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Abstract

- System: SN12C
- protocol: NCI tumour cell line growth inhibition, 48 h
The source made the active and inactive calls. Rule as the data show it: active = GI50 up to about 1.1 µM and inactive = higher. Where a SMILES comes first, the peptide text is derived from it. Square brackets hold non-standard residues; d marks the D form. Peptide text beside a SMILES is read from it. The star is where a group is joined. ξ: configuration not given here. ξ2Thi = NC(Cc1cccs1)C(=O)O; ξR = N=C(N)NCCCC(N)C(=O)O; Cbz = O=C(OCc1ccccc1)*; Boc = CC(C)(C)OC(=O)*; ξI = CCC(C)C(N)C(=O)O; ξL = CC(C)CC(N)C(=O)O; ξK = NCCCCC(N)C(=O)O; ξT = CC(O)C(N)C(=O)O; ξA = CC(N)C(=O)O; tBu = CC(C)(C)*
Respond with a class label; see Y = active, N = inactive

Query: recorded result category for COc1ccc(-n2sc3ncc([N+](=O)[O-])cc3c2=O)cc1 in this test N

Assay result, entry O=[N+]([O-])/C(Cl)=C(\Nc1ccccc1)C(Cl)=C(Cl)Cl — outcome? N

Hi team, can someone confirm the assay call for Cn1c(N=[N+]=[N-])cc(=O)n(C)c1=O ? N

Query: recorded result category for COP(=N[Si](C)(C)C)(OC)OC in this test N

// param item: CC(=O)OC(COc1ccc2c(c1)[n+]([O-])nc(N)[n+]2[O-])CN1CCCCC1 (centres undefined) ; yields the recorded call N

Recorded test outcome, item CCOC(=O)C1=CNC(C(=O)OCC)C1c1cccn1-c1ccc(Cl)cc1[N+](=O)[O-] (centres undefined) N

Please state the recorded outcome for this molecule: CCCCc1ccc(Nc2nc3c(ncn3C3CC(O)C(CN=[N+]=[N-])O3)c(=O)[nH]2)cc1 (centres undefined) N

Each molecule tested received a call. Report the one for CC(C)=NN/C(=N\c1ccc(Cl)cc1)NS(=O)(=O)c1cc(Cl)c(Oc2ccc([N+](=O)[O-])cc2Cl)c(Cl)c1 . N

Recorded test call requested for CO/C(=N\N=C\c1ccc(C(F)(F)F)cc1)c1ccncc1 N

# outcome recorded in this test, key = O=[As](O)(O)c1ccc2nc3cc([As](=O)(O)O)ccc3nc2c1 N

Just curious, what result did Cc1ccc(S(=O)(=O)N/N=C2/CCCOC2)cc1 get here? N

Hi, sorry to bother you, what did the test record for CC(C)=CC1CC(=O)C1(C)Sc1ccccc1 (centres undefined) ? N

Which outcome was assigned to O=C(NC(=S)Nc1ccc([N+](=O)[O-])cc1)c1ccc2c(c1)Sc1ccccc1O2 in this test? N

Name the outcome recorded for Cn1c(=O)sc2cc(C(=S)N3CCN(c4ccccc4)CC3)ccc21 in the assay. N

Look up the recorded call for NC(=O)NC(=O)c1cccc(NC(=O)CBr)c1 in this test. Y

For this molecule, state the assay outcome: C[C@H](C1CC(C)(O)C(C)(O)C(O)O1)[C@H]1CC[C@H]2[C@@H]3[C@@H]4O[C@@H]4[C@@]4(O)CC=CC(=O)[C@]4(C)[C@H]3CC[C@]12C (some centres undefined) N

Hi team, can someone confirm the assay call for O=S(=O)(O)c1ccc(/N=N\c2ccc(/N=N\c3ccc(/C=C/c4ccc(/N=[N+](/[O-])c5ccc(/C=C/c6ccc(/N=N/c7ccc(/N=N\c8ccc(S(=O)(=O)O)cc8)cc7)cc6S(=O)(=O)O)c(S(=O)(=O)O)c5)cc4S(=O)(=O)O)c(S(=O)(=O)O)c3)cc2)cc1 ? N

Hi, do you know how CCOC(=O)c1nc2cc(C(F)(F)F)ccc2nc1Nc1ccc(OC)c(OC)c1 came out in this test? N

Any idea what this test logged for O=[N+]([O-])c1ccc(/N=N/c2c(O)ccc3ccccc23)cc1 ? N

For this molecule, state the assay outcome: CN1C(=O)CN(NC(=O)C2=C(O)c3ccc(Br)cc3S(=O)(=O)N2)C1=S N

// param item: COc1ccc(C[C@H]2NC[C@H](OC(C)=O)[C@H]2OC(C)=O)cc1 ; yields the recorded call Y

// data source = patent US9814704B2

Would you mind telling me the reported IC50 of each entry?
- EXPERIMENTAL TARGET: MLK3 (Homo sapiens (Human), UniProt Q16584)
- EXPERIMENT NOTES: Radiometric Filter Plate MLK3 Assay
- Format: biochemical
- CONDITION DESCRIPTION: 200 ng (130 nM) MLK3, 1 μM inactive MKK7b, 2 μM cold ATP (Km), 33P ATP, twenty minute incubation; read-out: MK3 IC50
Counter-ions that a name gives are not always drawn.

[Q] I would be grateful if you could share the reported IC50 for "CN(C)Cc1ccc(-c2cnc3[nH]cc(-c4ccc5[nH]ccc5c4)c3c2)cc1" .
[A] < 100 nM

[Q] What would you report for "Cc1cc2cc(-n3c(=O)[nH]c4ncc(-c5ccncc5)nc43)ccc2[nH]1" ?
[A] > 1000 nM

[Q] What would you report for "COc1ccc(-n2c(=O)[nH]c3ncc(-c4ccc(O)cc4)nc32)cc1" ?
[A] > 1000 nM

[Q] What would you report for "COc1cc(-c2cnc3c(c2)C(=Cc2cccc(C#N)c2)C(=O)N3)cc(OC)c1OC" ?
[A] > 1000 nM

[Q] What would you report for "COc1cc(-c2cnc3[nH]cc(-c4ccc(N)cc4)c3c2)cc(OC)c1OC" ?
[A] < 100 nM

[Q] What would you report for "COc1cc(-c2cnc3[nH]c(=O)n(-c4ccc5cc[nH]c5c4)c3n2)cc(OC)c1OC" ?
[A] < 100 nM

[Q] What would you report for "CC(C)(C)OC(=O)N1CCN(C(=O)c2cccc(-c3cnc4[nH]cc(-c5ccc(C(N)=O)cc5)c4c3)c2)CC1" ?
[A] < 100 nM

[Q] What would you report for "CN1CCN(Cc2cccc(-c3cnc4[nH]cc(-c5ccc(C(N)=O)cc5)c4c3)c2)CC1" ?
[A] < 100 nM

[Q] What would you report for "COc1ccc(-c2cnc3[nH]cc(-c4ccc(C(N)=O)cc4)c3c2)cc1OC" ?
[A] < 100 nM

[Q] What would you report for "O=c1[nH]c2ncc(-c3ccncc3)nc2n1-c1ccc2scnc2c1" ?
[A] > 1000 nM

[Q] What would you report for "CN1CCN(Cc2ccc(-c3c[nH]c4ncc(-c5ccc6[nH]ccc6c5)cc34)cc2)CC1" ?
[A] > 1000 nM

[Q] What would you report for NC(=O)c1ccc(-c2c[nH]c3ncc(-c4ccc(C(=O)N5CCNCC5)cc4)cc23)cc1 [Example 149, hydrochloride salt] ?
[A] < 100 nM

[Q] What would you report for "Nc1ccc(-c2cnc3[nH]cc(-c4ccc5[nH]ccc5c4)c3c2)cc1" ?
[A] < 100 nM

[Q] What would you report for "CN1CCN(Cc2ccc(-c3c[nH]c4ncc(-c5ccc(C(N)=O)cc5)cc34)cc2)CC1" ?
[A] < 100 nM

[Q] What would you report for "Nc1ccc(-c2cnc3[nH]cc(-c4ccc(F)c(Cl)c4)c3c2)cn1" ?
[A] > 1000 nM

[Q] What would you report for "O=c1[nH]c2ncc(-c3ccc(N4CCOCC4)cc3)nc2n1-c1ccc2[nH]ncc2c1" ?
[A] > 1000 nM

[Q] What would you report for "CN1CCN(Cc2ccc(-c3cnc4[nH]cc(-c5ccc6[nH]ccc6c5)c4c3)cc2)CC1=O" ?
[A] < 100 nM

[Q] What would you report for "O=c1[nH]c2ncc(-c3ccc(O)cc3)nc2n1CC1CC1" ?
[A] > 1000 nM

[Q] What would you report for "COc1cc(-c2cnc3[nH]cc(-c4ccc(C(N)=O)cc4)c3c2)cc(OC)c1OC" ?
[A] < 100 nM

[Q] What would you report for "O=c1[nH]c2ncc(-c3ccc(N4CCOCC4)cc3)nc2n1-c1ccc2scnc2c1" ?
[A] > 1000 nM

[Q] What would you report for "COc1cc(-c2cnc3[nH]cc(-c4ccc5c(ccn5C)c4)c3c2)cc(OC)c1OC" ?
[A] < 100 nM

Since the last two decades, China and India have attracted the attention of multinational enterprises around the world. Apart from accounting for almost a third of the world population, both economies’ share in the world economy has grown substantially. Taken together they are expected to contribute around 1.8 percent of the 4.5 percent global growth expected in 2011. Currently, China hails as the second largest economy in the world replacing Japan (in Purchasing Power Parity (PPP) terms), while India is the fourth largest economy, replacing Germany (IMF, 2011). Furthermore, based on the current economic growth trajectory (in PPP terms), China is expected to be the world largest economy by 2016 and India to be world third largest economy by 2020. However, some of these reports also argue that China’s potential FDI has showing a declining trend lately and India’s domestic policies have been the major ‘behind the border’ constraints to attract FDI consistently. It is in this context, this paper using a panel data from 2000 to 2009 over top 20 export destinations for China and India examined the question of whether China and India are able to achieve their potential FDI and whether this potential has been declining or increasing over time.

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